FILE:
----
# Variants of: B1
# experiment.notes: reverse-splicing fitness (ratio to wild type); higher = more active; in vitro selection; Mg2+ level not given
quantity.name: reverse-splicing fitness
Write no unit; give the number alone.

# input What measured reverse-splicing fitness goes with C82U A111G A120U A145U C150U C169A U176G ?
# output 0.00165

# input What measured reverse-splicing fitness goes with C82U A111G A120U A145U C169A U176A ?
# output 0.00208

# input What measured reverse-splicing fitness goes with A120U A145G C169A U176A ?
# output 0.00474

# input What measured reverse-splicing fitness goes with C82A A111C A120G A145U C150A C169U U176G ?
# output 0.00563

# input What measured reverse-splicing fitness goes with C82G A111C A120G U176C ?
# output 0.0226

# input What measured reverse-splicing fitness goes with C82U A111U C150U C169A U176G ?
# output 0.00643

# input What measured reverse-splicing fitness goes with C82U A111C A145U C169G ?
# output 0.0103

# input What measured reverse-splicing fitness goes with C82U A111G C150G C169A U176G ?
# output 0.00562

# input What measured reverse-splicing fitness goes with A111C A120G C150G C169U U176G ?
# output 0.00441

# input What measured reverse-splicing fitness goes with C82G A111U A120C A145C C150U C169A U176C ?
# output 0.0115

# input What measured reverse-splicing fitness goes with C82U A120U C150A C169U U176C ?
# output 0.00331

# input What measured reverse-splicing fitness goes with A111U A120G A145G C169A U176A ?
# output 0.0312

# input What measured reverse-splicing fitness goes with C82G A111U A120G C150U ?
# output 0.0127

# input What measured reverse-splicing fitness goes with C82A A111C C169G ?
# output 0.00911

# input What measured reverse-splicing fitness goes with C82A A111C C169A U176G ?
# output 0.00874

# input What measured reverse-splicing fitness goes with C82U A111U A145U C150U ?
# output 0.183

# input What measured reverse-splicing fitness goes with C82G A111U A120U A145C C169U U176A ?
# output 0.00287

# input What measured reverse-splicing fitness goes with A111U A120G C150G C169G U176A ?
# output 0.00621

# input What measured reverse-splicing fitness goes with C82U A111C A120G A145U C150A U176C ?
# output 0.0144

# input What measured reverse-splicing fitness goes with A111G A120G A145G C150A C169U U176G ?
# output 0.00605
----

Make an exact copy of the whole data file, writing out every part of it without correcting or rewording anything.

# Variants of: B1
# experiment.notes: reverse-splicing fitness (ratio to wild type); higher = more active; in vitro selection; Mg2+ level not given
quantity.name: reverse-splicing fitness
Write no unit; give the number alone.

# input What measured reverse-splicing fitness goes with C82U A111G A120U A145U C150U C169A U176G ?
# output 0.00165

# input What measured reverse-splicing fitness goes with C82U A111G A120U A145U C169A U176A ?
# output 0.00208

# input What measured reverse-splicing fitness goes with A120U A145G C169A U176A ?
# output 0.00474

# input What measured reverse-splicing fitness goes with C82A A111C A120G A145U C150A C169U U176G ?
# output 0.00563

# input What measured reverse-splicing fitness goes with C82G A111C A120G U176C ?
# output 0.0226

# input What measured reverse-splicing fitness goes with C82U A111U C150U C169A U176G ?
# output 0.00643

# input What measured reverse-splicing fitness goes with C82U A111C A145U C169G ?
# output 0.0103

# input What measured reverse-splicing fitness goes with C82U A111G C150G C169A U176G ?
# output 0.00562

# input What measured reverse-splicing fitness goes with A111C A120G C150G C169U U176G ?
# output 0.00441

# input What measured reverse-splicing fitness goes with C82G A111U A120C A145C C150U C169A U176C ?
# output 0.0115

# input What measured reverse-splicing fitness goes with C82U A120U C150A C169U U176C ?
# output 0.00331

# input What measured reverse-splicing fitness goes with A111U A120G A145G C169A U176A ?
# output 0.0312

# input What measured reverse-splicing fitness goes with C82G A111U A120G C150U ?
# output 0.0127

# input What measured reverse-splicing fitness goes with C82A A111C C169G ?
# output 0.00911

# input What measured reverse-splicing fitness goes with C82A A111C C169A U176G ?
# output 0.00874

# input What measured reverse-splicing fitness goes with C82U A111U A145U C150U ?
# output 0.183

# input What measured reverse-splicing fitness goes with C82G A111U A120U A145C C169U U176A ?
# output 0.00287

# input What measured reverse-splicing fitness goes with A111U A120G C150G C169G U176A ?
# output 0.00621

# input What measured reverse-splicing fitness goes with C82U A111C A120G A145U C150A U176C ?
# output 0.0144

# input What measured reverse-splicing fitness goes with A111G A120G A145G C150A C169U U176G ?
# output 0.00605